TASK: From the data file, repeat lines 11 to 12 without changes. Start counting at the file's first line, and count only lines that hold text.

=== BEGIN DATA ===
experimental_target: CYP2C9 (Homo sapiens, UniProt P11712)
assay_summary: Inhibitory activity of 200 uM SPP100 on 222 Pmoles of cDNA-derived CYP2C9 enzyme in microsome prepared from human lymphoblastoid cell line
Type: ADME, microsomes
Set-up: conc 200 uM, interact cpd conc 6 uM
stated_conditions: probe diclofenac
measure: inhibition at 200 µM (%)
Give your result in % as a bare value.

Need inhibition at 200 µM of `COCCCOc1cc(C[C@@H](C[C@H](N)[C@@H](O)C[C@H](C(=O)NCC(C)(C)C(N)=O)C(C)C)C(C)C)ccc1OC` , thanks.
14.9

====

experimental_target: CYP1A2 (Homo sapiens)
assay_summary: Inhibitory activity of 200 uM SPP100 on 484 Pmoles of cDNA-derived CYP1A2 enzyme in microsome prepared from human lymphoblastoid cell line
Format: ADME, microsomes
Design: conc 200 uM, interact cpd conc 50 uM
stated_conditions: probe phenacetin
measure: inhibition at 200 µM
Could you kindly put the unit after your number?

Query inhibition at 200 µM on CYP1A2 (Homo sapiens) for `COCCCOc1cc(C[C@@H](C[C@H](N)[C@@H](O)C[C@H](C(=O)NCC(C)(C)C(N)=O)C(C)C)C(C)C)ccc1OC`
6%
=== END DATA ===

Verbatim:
experimental_target: CYP1A2 (Homo sapiens)
assay_summary: Inhibitory activity of 200 uM SPP100 on 484 Pmoles of cDNA-derived CYP1A2 enzyme in microsome prepared from human lymphoblastoid cell line